Curds and Whey

By circumstances beyond my control I have found myself in the cheese making business. Last year my cousin, Libby, made the cheese but since she lost her husband she has not had the energy. I had milk coming out my ears and the cats refused to drink any more. After failing to find anyone to teach me how to make cheese, I took the plunge and ordered the $20 kit from Caprine supply.

First step, of course, is milking the goat. Sally is not the easiest goat to milk. When she is eating she is good but when she finishes eating or gets full she kicks over the bucket. She goes from standing perfectly to jumping in the bucket with no warning. I put rocks in her bowl so I have some warning when she is almost done.

The other day she jumped in the bucket and I got fed up. Not only do I lose the milk but it makes a huge mess in the milking area. I have to bring a bucket of water in and wash everything down. So when Sally jumped in the bucket I left her tied and washed the area with her still in it. I explained to her that if she was going to make the mess she could participate in the cleanup. Needless to say, she was not impressed, but since then she has been very polite.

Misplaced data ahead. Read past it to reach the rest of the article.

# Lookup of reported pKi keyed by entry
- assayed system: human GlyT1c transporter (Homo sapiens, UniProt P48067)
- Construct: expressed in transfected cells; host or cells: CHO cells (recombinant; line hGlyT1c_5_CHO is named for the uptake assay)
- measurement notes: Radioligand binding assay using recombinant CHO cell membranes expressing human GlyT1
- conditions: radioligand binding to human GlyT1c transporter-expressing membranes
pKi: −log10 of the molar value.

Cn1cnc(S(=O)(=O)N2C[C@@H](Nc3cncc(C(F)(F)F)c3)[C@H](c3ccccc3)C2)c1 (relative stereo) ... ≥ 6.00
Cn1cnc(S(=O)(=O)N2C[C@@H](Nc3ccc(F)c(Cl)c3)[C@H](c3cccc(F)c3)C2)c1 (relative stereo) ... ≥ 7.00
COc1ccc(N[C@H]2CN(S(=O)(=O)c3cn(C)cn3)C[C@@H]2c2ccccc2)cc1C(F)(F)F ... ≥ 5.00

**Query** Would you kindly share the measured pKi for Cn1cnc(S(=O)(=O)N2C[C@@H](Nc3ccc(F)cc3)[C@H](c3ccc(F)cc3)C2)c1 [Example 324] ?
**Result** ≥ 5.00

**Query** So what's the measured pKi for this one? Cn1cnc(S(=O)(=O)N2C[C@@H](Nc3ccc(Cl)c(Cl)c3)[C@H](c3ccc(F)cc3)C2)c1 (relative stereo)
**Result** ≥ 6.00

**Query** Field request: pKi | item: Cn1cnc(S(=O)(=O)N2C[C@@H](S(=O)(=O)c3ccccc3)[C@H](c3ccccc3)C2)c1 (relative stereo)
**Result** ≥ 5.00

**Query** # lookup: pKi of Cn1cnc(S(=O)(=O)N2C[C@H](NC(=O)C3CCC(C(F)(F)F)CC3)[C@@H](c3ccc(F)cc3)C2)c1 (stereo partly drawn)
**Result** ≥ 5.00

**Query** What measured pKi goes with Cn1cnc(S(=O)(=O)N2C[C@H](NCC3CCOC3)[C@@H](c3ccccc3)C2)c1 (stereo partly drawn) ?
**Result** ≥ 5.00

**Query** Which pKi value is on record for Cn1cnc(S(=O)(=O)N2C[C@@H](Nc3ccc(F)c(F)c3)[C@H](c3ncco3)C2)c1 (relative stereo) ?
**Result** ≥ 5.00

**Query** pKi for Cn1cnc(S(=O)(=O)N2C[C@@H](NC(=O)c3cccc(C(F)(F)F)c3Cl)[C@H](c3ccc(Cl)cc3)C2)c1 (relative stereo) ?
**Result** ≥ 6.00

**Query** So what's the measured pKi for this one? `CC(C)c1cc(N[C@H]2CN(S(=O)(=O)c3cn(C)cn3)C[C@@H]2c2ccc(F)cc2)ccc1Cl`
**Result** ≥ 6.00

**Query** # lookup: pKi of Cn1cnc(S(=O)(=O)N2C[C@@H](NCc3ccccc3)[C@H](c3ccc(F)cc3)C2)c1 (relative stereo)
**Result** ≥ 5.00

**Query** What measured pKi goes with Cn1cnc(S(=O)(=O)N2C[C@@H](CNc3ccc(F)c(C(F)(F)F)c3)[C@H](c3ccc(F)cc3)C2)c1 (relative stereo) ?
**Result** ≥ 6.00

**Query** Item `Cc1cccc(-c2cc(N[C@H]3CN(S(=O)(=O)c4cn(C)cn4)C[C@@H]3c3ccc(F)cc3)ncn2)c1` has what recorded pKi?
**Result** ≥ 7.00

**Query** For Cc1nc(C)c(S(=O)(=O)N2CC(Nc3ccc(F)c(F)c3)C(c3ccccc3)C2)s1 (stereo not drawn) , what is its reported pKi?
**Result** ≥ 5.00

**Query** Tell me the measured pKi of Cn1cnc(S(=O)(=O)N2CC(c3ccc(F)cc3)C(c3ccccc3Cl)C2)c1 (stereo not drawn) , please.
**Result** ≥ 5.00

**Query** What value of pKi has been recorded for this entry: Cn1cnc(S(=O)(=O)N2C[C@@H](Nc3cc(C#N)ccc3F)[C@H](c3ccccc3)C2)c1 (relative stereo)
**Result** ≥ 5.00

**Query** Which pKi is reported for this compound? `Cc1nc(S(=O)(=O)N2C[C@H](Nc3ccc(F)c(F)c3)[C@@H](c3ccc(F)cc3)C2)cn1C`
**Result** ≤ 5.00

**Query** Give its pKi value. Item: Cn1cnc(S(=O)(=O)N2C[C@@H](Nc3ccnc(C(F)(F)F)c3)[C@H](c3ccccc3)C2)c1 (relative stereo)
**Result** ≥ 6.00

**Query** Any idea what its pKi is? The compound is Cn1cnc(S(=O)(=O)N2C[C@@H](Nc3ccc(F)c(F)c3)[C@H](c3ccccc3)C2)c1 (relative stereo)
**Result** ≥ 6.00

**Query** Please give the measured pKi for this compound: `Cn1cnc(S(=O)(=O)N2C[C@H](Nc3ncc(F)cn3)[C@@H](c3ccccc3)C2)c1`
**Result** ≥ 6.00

Making cheese is not that hard but it requires attention. First, I have to pasteurize the milk by heating it to 145 degrees and keeping it there for 30 minutes. This is not so easy on an electric stove. With practice I have learned to turn the burner down at the right time so the milk does not overheat. Then I cool the milk down to 72 so I can add the culture. Since I keep my house at 78, I have to use an ice bath to cool the milk.

I had to order a special thermometer that goes low enough and I broke the first one by stirring with it. I must have banged it on the bottom of the pan. Caprine supply took pity on me and sent another at no charge. They are a great company and have lots of direct set cultures that make the cheese making process easy. Another thing I did not figure for the first time was the need for the curds to set up over a 12 to 16 hour period. The first batch I made was ready to separate at about 2 am. Now I time this better.

Once the culture has done it’s thing, I scoop out the curds and put them in a colander lined with butter muslin. This allows the whey to drain off leaving the solid cheese. It takes another 12 or so hours for the cheese to drain. Once you have your soft cheese, you can add herbs, spices etc. You can use a mold or shape the cheese into logs. It is great on crackers, sandwiches or just about anything. I have almost foundered myself eating it.

If you had told me 2 years ago that I would make goat cheese, I would have laughed but I am having fun. Next. Homemade wine! Madalyn

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About Madalyn Ward, DVM

This blog provides information based on my unique take on horse health and well being. The articles are based on experience of treating and working with horses for over 40 years. In most cases the articles are focused on an holistic approach to health and management. When conventional medicine offers good research or therapy, I share this information as well. Madalyn Ward, DVM

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